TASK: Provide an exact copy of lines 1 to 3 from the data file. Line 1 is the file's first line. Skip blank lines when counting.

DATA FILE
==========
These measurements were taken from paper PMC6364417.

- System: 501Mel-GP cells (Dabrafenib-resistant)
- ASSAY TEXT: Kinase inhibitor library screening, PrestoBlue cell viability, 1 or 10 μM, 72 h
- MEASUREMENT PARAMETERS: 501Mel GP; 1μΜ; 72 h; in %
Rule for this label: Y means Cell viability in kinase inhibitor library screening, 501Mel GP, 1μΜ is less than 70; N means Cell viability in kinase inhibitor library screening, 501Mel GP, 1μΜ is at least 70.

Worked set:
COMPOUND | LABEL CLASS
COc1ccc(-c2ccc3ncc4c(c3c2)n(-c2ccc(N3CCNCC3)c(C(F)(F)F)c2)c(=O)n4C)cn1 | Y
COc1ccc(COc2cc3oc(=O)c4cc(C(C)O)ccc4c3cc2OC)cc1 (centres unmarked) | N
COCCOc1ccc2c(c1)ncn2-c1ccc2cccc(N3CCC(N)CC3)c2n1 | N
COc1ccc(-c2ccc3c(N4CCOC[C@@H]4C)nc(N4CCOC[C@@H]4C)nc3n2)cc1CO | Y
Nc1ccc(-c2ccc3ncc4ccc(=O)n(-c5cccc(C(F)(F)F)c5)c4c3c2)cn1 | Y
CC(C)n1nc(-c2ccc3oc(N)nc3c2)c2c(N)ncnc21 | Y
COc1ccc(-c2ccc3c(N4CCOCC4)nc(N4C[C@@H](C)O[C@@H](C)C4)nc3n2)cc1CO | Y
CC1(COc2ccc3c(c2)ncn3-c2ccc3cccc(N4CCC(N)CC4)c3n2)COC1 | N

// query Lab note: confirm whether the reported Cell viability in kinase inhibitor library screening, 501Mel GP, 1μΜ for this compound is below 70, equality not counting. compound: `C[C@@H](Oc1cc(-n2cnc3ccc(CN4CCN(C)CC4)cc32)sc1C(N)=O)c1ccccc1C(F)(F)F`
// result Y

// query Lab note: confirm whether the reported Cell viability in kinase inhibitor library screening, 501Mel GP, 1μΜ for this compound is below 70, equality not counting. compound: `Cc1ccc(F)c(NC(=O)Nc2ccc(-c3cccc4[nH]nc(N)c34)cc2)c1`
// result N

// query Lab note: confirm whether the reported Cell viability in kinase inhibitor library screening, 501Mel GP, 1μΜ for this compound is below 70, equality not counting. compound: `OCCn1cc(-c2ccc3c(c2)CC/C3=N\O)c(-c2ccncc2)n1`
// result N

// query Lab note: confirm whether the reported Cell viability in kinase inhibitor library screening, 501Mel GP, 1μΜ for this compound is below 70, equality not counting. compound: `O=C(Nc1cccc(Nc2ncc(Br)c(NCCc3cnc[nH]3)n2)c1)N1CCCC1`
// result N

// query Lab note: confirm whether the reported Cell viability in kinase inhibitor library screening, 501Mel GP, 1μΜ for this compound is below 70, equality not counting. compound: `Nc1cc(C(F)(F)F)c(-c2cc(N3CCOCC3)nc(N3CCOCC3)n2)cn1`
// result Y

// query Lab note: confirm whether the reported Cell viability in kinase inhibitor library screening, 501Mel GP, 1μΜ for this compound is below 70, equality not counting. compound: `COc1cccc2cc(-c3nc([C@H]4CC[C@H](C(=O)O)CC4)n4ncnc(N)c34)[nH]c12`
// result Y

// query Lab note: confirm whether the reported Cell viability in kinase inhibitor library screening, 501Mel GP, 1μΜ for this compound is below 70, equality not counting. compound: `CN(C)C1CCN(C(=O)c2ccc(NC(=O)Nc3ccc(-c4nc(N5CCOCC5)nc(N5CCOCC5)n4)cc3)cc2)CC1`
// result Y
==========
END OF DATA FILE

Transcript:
These measurements were taken from paper PMC6364417.

- System: 501Mel-GP cells (Dabrafenib-resistant)
- ASSAY TEXT: Kinase inhibitor library screening, PrestoBlue cell viability, 1 or 10 μM, 72 h